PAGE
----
Advanced search

This topic is for discussing childcare options. If you want to advertise, please use your Local site.

Nanny getting Ofsted registration - costs and split

(16 Posts)
LightTripper Fri 05-Aug-16 12:21:45

Hi All,

I'm sorry if this has been covered, I could only find ancient threads in the search!

I've made an offer to a new nanny (desperately hoping she'll say yes, she's lovely!) and she isn't currently Ofsted registered but is willing to be.

I'm just putting together a draft contract and want to suggest a fair split of costs that recognises that certain parts of the Ofsted registration are only really of benefit to me. With my last nanny I agreed to pay for the Ofsted registration fee itself and the cost of new first aid certificates (with my nanny doing the course on her own time: so that seemed like an even split on the first aid). My understanding is the Ofsted fee includes a DBS check (?), but my nanny would need to pay her own insurance (around £80) - is there anything else I've forgotten? I remember from last time we were looking that for some reason you shouldn't offer to pay for the insurance, is that right?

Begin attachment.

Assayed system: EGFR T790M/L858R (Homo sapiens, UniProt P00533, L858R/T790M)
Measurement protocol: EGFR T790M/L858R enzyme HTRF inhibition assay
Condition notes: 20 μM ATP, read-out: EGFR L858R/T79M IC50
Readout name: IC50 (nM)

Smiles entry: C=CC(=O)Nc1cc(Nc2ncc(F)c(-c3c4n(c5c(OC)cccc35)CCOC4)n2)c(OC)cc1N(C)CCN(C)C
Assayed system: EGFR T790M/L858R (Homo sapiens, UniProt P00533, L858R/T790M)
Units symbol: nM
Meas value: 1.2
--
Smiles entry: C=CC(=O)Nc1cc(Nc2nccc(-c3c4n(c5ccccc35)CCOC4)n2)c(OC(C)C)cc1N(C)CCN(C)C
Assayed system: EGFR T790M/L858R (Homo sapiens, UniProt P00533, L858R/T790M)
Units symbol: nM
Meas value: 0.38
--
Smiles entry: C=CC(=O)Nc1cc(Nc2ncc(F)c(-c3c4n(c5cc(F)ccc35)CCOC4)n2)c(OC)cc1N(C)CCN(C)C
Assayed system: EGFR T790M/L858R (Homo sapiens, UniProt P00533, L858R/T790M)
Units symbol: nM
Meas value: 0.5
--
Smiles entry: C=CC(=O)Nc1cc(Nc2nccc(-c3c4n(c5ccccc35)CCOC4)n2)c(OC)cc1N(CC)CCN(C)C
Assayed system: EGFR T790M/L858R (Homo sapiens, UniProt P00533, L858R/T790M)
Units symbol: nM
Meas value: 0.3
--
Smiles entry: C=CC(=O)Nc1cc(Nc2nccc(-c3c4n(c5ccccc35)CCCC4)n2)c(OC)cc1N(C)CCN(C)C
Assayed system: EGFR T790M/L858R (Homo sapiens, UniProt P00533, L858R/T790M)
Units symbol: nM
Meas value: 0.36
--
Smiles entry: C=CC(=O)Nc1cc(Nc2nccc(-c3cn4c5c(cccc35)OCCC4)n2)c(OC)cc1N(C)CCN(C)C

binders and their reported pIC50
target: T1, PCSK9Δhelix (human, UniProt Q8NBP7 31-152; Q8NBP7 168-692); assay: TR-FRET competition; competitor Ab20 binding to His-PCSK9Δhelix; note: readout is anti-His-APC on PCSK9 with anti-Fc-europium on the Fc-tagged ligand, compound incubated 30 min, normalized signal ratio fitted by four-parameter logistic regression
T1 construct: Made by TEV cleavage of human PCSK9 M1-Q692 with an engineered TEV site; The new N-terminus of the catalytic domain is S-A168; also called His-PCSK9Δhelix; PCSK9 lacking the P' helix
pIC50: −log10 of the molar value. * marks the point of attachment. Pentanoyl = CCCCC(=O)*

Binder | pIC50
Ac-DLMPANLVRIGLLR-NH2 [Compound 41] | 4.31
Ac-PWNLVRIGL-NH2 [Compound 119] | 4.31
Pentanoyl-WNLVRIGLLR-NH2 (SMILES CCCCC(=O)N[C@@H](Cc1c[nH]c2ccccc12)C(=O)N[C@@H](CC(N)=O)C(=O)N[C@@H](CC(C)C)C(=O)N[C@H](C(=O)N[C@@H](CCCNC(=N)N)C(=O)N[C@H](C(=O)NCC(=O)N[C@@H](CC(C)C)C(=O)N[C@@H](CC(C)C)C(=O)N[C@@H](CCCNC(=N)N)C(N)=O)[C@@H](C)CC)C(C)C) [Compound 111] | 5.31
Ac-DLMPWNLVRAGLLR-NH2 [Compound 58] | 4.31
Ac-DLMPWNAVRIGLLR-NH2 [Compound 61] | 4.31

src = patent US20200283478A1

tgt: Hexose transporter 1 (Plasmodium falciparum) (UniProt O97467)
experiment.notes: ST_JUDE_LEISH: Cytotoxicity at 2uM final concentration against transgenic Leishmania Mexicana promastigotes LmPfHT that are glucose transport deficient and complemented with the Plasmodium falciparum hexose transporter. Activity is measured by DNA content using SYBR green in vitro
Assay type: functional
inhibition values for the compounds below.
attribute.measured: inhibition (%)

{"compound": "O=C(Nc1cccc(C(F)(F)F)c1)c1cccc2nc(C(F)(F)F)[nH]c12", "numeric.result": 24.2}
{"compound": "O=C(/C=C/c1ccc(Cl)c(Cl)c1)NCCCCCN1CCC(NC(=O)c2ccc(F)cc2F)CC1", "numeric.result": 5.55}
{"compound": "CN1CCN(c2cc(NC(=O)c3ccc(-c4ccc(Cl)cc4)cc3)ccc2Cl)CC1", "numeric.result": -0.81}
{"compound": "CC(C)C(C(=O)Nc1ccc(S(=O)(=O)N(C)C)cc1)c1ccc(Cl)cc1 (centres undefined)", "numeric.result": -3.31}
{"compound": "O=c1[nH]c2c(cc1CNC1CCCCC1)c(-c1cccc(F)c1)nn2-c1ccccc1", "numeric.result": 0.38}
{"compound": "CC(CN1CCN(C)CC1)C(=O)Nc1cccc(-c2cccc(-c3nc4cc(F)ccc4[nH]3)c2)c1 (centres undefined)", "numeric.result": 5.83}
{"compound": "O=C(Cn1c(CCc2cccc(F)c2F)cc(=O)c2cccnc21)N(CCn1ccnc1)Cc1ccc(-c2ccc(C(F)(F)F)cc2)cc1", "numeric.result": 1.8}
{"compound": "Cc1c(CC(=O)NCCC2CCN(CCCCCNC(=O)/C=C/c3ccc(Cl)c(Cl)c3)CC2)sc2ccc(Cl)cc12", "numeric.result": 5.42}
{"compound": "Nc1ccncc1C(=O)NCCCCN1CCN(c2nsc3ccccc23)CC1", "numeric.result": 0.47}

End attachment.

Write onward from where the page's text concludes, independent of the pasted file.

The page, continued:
My memory is that I can just roll up my vouchers from work and use them when the registration comes through (as I think this may take a few months) - unless anybody knows different?

The lady I've made an offer to already has a Cache level 3 NVQ in children's care, learning and development, and level 1 in safeguarding children, so I am hoping that should cover her from the point of view of childcare qualifications? I've tried in vain to find a list of acceptable qualifications online!


nannynick Fri 05-Aug-16 13:30:30

The Ofsted fee no longer includes a DBS check.

DBS is around £53 via Capita/Ofsted. DBS update is £13 per year. So year1 cost is £66, year2 £13, then £13 each year - least that is the idea of DBS update.